Consumption in Dorms

Students eating in dorm 1914. Image Courtesy of the Michigan State University Archives and Historical Collections

While we know much of the foodstuffs purchased by the college boarding halls during the Early Period, and can extrapolate the types of dishes they may have cooked, we must look elsewhere to determine the eating habits of students and their perception of the foods served to them. The image to the left shows several male students eating in a dorm in 1914 (Image courtesy of the Michigan State University Archives and Historical Collections).

Diaries can be a good source for this information, although some are better than others. Peter Felker wrote a diary in 1869, around the time that the privy containing the food remains was used. However, Felker never mentioned the quality of the food served to him. Edward Granger, on the other hand, wrote more in detail about food habits of the students in the earliest dorms (ca. 1858-1859). It seems Granger wasn’t the biggest fan of the food served by “the Institution,” as he refers to it. He mentions frequently skipping dinner and longingly declares “[I] hope when Christmas comes I shall get something from home.” On Christmas Day he admonishes that he “had a fine Christmas dinner considering that it was in the Agricultural College.” The next day, he wrote “After meeting we had a feast… Chicken and peaches, brown bread and ginger snaps. Everything was first rate, and we had a glorious meal.”

Granger quickly changes his tune again on New Years’ Day, stating, “Finished my supply of good things and suppose I shall have to live on the Institution or starve.” In order to cope, Granger and his friends often ate little snacks from home in their rooms or on occasion even stole food from the kitchens. Here are a couple of anecdotes:

Dec. 24, 1858: “12 o’clock (midnight) Mr. Charley and Bush have just returned from an expedition to the lower regions. The booty consists in about a peck of fried cakes, to a portion of which we have been giving ample justice.”

Jan. 15, 1859: “This evening there has not been much studying in No. 2, as we have been having a good time, generally. Charley furnished some eggs and Frederick some pop corn. Where Charley procured the eggs I don’t know. We asked no questions for conscience’s sake. Wrapped the eggs up in paper, and then wet them, and put them under the ashes to roast- they were first rate. Charley will find some more some of these days.”

Beyond what Granger wrote, we know little of student food habits. We do know that eventually student dissatisfaction with boarding hall foods caused them to form their own boarding clubs. We plan to do further research into this next year by delving deeper into the Archives and perusing student newspapers for further commentary.


Like at any institution, early Agricultural College students liked to party. While mischief and illicit behavior undoubtedly occurred on the early campus, there were formal and organized parties, balls, and banquets as well.

While we do not have any official records of banquets from the Early Period (1855-1870), the MSU Archives contains menus from banquets held either on or near campus from 1884, 1926, and 1939. The first menu is for the “Class of ’86 Banquet” held on August 1, 1884. This banquet, held at the Lansing House Hotel in downtown Lansing, seemed to be quite a grand affair. The menu was extensive, headlined with “Chicken Salad, a la Mayonaise” and “Lobster Salad.” Cold dishes included items familiar to us now, such as sliced turkey, chicken, and sugar cured ham, as well as some less familiar fair—“boned turkey with Jelly,” “Beef Tongue, Spiced” and “Pressed Beef”. Boned turkey is a whole turkey carefully de-boned and baked or boiled for a long period of time, served cold over a savory jelly made of calves’-foot (yum!). Pressed beef is made when a joint of silverside beef is boiled, pressed, sliced and served cold. Recipes for these main dishes are common in 19th-century cookbooks.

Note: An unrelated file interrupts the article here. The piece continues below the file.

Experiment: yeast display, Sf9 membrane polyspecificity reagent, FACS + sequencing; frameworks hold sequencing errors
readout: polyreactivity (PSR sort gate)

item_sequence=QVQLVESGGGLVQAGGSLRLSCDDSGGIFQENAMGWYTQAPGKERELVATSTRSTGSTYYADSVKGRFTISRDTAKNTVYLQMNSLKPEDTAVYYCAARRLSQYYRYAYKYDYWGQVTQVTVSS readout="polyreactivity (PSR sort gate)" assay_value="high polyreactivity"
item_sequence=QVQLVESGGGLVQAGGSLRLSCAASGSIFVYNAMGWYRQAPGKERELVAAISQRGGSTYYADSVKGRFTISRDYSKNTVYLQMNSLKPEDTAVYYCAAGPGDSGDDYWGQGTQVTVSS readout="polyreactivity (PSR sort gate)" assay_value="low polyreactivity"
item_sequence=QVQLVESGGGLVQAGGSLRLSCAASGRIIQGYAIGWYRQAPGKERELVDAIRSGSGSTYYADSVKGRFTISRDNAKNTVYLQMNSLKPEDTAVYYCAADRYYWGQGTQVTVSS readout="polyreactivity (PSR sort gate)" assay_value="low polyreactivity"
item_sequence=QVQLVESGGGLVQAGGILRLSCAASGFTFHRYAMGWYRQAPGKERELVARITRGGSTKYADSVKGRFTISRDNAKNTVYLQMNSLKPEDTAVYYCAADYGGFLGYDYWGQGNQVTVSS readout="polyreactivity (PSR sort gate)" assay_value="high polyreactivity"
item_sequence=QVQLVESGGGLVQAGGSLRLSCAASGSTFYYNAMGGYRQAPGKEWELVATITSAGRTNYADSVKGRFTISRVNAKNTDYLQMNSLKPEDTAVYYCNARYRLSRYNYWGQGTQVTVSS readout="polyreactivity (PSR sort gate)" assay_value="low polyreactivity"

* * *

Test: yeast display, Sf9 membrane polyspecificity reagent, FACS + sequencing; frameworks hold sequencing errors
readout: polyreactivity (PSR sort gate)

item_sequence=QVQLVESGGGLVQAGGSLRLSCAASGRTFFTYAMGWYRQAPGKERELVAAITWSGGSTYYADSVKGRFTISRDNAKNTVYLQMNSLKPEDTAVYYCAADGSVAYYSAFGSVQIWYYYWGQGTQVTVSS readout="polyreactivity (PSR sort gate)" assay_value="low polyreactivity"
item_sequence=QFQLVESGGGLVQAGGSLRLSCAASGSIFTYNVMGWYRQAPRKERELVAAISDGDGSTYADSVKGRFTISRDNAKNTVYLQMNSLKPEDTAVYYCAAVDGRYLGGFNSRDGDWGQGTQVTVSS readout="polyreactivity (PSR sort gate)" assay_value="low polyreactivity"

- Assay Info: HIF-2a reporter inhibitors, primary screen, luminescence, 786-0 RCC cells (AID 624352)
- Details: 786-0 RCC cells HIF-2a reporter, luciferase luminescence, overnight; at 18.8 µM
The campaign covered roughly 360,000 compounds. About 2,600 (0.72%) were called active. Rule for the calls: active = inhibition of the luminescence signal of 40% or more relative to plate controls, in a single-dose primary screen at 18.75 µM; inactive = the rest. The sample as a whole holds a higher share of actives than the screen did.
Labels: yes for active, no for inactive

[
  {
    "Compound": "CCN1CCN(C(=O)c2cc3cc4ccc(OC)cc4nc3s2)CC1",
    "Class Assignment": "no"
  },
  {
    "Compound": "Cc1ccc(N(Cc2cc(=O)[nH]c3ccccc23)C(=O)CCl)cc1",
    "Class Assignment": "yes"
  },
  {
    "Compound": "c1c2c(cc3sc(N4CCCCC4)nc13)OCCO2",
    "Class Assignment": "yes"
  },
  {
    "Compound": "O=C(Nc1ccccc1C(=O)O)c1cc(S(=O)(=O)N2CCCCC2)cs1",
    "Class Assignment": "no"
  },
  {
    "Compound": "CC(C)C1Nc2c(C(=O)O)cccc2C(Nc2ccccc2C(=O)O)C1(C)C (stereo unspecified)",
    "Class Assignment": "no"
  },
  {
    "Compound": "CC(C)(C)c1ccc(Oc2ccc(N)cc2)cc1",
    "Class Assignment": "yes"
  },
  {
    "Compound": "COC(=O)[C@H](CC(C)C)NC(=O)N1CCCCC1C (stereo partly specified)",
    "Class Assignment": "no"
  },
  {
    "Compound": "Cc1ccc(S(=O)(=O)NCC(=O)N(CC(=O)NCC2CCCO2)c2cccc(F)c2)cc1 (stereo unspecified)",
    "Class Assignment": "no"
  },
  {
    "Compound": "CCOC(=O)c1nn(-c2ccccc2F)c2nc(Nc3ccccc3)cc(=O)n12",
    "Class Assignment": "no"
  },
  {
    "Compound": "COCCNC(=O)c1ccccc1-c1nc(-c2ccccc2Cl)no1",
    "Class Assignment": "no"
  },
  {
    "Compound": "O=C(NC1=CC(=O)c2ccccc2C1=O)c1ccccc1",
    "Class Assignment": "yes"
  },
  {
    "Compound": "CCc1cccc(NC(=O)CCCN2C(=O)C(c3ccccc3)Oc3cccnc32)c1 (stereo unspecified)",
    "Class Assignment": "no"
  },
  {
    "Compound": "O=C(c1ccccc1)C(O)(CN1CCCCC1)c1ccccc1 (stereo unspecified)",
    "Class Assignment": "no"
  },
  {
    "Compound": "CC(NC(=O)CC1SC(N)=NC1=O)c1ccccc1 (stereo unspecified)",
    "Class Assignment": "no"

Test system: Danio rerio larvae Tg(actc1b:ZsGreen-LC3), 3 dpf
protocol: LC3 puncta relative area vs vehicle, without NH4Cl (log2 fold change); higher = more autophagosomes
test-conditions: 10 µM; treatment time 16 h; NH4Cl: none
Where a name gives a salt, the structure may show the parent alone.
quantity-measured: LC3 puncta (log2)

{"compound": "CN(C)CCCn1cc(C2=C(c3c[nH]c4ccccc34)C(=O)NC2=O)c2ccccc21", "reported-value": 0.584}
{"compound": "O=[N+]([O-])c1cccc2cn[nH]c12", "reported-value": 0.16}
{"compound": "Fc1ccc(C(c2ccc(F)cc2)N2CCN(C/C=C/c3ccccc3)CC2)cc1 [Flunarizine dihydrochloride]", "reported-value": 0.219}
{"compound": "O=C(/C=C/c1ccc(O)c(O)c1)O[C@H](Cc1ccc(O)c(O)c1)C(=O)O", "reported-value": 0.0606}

“Relishes” on the menu include something called “Chow Chow”. This relish is around today in the southern US, and consists of some combination of tomatoes, cabbage, onion, carrots, beans, asparagus, cauliflower, and peas, which are all canned and pickled together. Under the “Social” category on the menu are listed TEN different types of cake. In addition to the cake were “Desserts” such as various ice creams and fruits.

In 1926, a program for the “All-College Night Banquet” to celebrate the 69th anniversary of the founding of Michigan State College. The menu this time is a bit simpler with fewer options, and approaching closer to the types of food we might expect at a banquet today. Menu items include fruit cocktail, “veal birds” (pounded strips of veal rolled or wrapped around a stuffing), mashed potatoes, gravy, lettuce with Thousand Island dressing, rolls, butter, ice cream, cupcakes, and coffee. The menu for a banquet held by the Michigan State College Board of Publications in 1939 grows even closer to modern feasting fare. The spread consists of cocktail, baked ham, au grautin potatoes, corn, spring salad, assorted rolls, coffee, and fresh strawberry sundaes. You might find this exact menu at certain catered events today.

The evolution of food preferences throughout campus history is evident. Early banquets featured a wide variety of foods, many of which were labor-intensive for preparation, and included a number of dishes not readily familiar to the modern palate. Moving into the 20th century, the variety of food offerings became narrower, the options generally easier to produce en masse. There is a trend of simplicity and subtle flavors during the pre-war era, expressed in fare such as potatoes, salad, and rolls. Also, it is presumable that as class sizes grew on campus (including the addition of women), that budgets were tighter and food choice had to be more economical.